Under President Biden's leadership, the United States has delivered historic achievements with allies and partners to make U.S. force posture in the Indo-Pacific region more mobile, distributed, resilient, and lethal, including by:

  • Forward deploying the Marine Corps' most advanced formation — a U.S. Marine Littoral Regiment — to Japan by 2025, significantly enhancing combat-credible deterrence.
  • Bolstering deterrence and increasing strategic asset rotations to the Korean Peninsula, including visits by U.S. carrier strike groups, port calls by U.S. ballistic missile and U.S. guided missile submarines, and the first landing of a U.S. nuclear-capable B-52 on the Peninsula in decades.
  • Requesting more than $120 million in funding for infrastructure improvements at Enhanced Defense Cooperation Agreement (EDCA) sites across the Philippines through the President's Budget Request for Fiscal Year 2025, following the February 2023 announcement by the United States and the Philippines that the two countries would designate four new EDCA sites in strategic areas of the Philippines.
  • Launching a series of force posture initiatives with Australia, including more expeditionary visits of U.S. submarines, increased rotations of U.S. bombers and fighters, expanded Marine and ground forces cooperation, and continuing upgrades of key bases in Australia.
  • Concluding a Defense Cooperation Agreement with Papua New Guinea (PNG) that builds on decades of bilateral defense and security cooperation, strengthens the U.S.-PNG relationship, and increases regional stability and security.


The United States is deploying cutting-edge military capabilities in the near term, developing long-term capabilities to maintain deterrence in the Indo-Pacific, and supporting allies and partners as they invest in their own strength by:

  • Proposing major investments in U.S. military capabilities through the President's Budget Request for Fiscal Year 2025, including $61.2 billion for air power; $48.1 billion for sea power; $33.7 billion for vital space capabilities; $14.5 billion for cyberspace activities; $4 billion to increase submarine production rates and availability; and $9.9 billion for the Pacific Deterrence Initiative, which will invest in military construction, logistical support operations, and ballistic missile defense activities.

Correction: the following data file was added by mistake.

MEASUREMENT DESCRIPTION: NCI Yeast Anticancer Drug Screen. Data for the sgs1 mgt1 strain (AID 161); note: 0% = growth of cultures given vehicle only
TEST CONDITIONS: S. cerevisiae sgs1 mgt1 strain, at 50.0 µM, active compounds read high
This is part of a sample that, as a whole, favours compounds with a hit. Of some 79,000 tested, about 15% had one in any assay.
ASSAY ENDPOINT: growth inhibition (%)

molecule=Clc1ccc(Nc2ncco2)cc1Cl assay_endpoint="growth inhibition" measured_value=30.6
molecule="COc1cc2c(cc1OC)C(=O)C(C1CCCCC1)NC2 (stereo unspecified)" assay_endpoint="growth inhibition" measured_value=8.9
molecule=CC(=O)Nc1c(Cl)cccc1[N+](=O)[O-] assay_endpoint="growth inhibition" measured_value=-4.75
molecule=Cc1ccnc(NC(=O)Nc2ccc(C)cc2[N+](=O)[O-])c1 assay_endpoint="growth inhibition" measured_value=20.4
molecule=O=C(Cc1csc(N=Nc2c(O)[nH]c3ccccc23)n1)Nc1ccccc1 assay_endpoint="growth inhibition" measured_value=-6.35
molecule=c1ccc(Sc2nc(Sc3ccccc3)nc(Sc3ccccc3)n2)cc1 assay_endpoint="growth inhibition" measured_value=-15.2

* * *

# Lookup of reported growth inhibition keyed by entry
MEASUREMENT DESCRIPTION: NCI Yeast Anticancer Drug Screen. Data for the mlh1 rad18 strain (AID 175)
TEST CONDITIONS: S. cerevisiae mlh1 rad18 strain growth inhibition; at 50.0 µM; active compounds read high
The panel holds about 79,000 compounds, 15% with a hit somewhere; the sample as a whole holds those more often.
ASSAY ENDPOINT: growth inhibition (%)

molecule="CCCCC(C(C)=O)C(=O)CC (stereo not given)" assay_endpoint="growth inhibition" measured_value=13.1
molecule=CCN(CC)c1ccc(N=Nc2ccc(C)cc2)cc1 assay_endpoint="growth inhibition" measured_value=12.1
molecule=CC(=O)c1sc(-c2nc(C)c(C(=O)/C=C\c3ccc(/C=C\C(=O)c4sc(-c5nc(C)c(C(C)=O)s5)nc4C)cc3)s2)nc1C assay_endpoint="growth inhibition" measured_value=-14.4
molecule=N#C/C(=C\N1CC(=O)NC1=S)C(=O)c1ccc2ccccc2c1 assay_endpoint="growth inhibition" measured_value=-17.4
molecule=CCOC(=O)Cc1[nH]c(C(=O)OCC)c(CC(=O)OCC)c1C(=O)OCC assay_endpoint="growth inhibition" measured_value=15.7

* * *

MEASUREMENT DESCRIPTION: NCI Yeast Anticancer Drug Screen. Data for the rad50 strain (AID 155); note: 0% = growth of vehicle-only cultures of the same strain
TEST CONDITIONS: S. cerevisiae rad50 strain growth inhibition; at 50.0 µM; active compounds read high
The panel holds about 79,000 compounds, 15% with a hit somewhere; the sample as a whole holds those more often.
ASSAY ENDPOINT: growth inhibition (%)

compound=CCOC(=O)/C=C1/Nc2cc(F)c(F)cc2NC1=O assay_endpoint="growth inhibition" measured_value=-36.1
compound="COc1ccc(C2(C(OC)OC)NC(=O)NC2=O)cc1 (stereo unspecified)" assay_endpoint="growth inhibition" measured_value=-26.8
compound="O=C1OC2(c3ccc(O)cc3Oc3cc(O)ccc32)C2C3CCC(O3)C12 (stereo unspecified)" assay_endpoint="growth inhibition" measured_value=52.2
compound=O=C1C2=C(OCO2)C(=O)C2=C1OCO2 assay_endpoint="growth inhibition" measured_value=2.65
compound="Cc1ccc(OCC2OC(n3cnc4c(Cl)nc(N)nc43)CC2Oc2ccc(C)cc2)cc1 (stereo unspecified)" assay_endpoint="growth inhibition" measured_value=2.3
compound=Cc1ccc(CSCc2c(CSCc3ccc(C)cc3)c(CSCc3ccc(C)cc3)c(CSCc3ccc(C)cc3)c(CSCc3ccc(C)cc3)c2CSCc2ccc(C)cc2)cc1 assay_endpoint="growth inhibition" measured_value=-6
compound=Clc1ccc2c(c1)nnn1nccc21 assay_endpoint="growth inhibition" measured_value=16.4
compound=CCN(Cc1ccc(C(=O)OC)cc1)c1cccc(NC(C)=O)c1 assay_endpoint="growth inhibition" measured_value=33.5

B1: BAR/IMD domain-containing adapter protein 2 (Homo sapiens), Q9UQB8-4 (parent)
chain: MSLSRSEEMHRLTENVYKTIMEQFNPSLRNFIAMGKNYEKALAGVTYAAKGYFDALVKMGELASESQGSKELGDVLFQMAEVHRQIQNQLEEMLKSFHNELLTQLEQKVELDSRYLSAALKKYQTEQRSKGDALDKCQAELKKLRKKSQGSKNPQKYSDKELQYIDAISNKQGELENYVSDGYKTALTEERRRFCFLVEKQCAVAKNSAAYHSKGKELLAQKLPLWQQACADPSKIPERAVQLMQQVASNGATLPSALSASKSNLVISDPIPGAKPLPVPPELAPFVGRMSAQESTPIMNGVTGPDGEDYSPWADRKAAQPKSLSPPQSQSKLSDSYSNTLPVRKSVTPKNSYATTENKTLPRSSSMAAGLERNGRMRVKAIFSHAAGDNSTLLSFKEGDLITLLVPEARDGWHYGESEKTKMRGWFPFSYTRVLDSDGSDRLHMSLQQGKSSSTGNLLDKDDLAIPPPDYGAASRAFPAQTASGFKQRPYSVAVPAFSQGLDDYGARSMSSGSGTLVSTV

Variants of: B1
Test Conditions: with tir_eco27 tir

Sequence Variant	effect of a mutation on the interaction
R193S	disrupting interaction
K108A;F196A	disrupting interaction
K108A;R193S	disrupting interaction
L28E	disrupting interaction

• Working closely with the Philippines to conclude a bilateral Security Sector Assistance Roadmap, which will guide shared defense modernization investments that bolster combined deterrence, improve the Philippines' capacity to resist coercion, and enhance interoperability.
  • Supporting Japan as it seeks to substantially increase its defense budget and acquires new capabilities — including counterstrike — to strengthen regional deterrence.
  • Modernizing the U.S.-ROK alliance through bilateral consultations, exercises, and asset deployments to strengthen peace and stability on the Korean Peninsula and beyond.
  • Collaborating with India on defense industry and innovation through the India-U.S. Defense Acceleration Ecosystem (INDUS-X), co-production of armed combat vehicles and jet engines, and mid-voyage repairs of U.S. vessels.
  • Delivering greater maritime transparency through the Indo-Pacific Partnership for Maritime Domain Awareness (IPMDA), which enhances partners' abilities to monitor and police their waters.